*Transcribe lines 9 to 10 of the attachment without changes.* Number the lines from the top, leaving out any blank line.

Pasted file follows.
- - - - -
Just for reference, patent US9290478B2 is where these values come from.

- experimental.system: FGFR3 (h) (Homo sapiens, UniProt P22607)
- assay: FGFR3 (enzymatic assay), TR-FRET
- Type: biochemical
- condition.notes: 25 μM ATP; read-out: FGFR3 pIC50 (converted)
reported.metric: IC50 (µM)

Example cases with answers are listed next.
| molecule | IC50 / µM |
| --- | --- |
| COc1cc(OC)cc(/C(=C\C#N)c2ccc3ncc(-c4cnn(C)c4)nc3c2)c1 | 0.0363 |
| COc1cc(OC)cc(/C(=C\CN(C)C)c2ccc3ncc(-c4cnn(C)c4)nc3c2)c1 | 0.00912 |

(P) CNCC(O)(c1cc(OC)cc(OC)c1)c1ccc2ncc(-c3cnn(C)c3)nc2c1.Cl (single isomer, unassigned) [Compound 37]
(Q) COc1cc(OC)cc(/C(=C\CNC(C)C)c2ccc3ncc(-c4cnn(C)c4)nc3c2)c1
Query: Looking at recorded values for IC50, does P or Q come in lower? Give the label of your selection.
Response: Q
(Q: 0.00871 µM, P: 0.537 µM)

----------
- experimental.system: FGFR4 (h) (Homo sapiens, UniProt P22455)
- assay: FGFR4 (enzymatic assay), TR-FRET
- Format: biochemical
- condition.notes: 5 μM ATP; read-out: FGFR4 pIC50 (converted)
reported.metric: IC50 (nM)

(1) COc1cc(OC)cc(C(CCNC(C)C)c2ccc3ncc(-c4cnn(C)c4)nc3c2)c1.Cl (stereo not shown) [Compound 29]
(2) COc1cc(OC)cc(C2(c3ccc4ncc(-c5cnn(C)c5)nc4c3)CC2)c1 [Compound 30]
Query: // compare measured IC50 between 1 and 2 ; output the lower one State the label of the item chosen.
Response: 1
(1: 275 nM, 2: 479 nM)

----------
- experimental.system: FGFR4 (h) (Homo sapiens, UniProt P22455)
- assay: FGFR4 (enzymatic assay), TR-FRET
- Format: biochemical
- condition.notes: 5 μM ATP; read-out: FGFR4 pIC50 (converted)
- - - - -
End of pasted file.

| --- | --- |
| COc1cc(OC)cc(/C(=C\C#N)c2ccc3ncc(-c4cnn(C)c4)nc3c2)c1 | 0.0363 |